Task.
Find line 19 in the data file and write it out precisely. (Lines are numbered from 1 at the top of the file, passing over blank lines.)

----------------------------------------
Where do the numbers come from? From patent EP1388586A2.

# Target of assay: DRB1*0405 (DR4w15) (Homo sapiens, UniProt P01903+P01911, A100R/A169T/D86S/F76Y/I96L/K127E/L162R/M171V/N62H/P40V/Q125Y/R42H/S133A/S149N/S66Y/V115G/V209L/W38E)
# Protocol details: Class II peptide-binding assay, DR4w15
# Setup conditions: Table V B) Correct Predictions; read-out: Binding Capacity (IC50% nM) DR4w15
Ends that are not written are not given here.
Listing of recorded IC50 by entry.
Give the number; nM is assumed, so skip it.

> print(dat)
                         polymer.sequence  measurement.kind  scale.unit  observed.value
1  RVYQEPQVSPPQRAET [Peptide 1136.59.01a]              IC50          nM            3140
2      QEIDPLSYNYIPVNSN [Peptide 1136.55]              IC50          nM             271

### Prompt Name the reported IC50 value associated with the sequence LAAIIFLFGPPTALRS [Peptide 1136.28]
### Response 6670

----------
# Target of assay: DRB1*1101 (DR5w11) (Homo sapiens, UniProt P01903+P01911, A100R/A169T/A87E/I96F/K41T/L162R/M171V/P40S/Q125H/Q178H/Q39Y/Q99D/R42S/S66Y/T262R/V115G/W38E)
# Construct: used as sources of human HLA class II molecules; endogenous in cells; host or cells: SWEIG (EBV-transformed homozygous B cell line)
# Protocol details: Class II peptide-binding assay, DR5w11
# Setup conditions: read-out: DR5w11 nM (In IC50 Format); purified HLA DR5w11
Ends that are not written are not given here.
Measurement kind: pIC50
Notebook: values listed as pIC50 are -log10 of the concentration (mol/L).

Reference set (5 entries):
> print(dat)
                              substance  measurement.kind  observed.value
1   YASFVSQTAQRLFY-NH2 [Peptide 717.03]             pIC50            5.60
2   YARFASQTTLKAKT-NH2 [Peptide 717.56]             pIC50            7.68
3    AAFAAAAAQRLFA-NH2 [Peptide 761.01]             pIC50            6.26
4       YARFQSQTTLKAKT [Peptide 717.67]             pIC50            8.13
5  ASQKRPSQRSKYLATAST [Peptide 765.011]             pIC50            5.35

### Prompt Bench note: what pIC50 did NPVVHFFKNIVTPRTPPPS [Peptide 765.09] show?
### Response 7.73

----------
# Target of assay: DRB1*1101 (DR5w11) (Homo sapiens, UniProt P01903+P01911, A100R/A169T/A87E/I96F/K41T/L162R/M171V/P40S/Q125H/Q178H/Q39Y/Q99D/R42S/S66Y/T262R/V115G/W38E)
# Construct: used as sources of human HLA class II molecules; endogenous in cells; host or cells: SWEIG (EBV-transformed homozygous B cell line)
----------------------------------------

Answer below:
Ends that are not written are not given here.